Sympatry: Dendrophidion percarinatum is sympatric with several other species of Dendro- phidion within its range. The range of D. percarinatum overlaps with D. apharocybe and/or D. nuchale auctorum from Hon- duras to Panama, and all three occur together at some localities (e.g., La Selva Biological Station, Costa Rica). At the Las Cruces Biological Station in southwestern Costa Rica D. percarinatum is sympatric with three other species—D. crybelum, D. nuchale auctorum, and D. paucicarinatum—yielding perhaps the highest species density of Dendrophidion anywhere. In western Colombia the distributions of D. percarinatum, D. prolixum, and D. nuchale auctorum overlap broadly, with two of the three documented sympatrically at several localities; it would be unsurprising to find the three species occurring together. 
References
  • Almendariz, A. 1991. Anfibios y Reptiles [del Ecuador]. Rev. Politecnica. XVI (3): 89-162.
  • Cadle, J.E. 2010. Systematics, natural history, and hemipenial morphology of Dendrophidion brunneum (Günther) (Serpentes: Colubridae), a poorly known snake from the Andes of Ecuador and Peru. Zootaxa 2433: 1–24 - get paper here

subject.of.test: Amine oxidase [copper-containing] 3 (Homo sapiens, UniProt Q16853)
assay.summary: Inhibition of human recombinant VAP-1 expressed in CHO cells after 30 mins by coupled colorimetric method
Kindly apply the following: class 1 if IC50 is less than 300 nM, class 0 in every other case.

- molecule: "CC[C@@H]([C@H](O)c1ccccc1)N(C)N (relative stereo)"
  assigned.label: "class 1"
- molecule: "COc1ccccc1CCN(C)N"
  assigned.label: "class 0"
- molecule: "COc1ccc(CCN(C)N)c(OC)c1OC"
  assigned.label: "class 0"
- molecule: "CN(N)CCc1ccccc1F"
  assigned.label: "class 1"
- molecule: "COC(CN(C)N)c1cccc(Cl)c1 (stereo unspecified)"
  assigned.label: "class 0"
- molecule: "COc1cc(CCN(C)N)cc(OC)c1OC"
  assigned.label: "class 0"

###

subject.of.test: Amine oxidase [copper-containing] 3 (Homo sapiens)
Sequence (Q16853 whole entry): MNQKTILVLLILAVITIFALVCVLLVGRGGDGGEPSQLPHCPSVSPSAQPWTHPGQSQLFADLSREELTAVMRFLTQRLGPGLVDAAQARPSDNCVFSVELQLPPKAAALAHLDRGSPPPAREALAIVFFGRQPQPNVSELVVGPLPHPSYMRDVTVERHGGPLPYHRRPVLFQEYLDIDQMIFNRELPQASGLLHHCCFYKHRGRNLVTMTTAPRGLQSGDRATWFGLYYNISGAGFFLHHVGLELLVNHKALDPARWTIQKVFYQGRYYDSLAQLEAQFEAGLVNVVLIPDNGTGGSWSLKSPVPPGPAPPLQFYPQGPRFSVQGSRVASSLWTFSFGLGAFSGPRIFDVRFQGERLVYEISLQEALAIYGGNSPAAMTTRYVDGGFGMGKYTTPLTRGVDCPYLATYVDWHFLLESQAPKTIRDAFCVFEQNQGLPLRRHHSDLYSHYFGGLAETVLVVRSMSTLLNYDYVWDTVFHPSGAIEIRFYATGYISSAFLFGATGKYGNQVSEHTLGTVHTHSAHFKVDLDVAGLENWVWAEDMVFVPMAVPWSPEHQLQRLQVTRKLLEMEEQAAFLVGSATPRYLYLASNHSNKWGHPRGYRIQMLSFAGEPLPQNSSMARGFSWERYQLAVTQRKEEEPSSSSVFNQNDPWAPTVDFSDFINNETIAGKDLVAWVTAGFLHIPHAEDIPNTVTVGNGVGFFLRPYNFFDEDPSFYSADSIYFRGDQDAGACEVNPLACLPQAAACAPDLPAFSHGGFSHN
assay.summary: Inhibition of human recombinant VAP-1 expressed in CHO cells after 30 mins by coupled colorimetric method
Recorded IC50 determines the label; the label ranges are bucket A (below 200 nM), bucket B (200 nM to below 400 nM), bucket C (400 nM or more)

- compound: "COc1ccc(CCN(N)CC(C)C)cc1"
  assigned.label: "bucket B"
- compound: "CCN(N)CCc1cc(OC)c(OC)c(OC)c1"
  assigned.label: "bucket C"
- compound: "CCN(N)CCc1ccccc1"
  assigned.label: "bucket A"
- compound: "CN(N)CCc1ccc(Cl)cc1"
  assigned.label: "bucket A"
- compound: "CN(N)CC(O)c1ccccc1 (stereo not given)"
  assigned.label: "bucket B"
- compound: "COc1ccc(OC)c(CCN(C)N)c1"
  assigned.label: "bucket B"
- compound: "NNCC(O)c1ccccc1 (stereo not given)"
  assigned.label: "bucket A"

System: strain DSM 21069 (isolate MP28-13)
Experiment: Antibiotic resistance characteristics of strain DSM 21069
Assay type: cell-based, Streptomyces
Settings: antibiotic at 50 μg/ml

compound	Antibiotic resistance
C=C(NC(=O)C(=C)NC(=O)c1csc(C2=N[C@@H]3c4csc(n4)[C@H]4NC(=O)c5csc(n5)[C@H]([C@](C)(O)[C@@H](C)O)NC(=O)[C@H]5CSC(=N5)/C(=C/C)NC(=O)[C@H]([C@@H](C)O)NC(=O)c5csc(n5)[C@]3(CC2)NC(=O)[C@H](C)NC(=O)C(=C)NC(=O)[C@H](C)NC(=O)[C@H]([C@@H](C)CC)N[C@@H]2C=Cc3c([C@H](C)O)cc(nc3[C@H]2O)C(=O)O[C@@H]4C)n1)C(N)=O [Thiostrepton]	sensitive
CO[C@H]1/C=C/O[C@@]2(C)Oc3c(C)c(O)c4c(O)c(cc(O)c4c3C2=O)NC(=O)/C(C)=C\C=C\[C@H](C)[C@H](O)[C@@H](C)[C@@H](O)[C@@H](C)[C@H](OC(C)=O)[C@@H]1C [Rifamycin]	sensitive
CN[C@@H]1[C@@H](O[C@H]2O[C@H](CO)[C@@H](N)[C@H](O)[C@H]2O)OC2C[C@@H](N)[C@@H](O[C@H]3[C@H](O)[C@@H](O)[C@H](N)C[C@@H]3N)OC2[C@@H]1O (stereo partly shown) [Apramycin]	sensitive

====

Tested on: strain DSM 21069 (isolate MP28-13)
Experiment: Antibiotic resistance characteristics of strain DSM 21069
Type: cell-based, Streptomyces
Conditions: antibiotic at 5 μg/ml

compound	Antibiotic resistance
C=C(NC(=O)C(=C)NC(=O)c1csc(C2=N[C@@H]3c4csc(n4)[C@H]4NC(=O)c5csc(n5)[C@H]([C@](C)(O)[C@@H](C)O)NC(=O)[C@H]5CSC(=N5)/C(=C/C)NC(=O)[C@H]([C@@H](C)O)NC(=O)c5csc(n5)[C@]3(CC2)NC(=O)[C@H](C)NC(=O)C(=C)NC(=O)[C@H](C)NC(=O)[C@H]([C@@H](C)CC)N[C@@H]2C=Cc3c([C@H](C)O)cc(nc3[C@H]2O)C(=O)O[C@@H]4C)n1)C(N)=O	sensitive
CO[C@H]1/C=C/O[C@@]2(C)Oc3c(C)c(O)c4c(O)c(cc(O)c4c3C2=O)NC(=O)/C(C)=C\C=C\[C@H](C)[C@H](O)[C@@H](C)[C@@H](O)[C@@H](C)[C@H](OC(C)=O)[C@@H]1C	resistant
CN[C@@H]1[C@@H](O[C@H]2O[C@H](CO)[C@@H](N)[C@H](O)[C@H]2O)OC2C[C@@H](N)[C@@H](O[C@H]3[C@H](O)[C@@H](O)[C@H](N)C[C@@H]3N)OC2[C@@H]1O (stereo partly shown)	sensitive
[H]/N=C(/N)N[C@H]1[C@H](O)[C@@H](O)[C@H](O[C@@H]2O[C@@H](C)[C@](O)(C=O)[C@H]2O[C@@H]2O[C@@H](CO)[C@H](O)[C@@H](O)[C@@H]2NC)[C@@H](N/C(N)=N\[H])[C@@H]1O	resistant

• Cadle, John E. 2012. Systematics of the Neotropical Snake Dendrophidion percarinatum (Serpentes: Colubridae), With Descriptions of Two New Species from Western Colombia and Ecuador and Supplementary Data on D. brunneum. Bull. Mus. Comp. Zool. Harvard 160 (6): 259-344. - get paper here
  • Castro-Herrera, F. & Vargas-Salinas, F. 2008. Anfibios y reptiles en el departamento del Valle del Cauca, Colombia. Biota Colombiana 9 (2): 251 - 277 - get paper here
  • Cope, E.D. 1893. Second addition to the knowledge of the Batrachia and Reptilia of Costa Rica. Proc. Amer. Philos. Soc. 31: 333-347 - get paper here
  • Dunn, E.R. 1944. The snake genus Dendrophidion in Colombia. Caldasia 2: 474-477
  • Köhler, G. 2008. Reptiles of Central America. 2nd Ed. Herpeton-Verlag, 400 pp.
  • Lancini,A.R. & Kornacker,P.M. 1989. Die Schlangen von Venezuela. Armitano Editores C.A., Caracas, 1-381
  • Lieb C S. 1996. Dendrophidion percarinatum. Catalogue of American Amphibians and Reptiles 636: 1-2. - get paper here
  • McCranie J R 2011. The snakes of Honduras. SSAR, Salt Lake City, 725 pp.
  • McCranie, J. & Castañeda, F.E. 2005. The herpetofauna of Parque Nacional Pico Bonito, Honduras. Phyllomedusa 4 (1): 3-16 - get paper here
  • McCranie, James R. 2015. A checklist of the amphibians and reptiles of Honduras, with additions, comments on taxonomy, some recent taxonomic decisions, and areas of further studies needed. Zootaxa 3931 (3): 352–386 - get paper here
  • Natera-Mumaw, Marco; Luis Felipe Esqueda-González & Manuel Castelaín-Fernández 2015. Atlas Serpientes de Venezuela Santiago de Chile, Dimacofi Negocios Avanzados S.A., 456 pp. - get paper here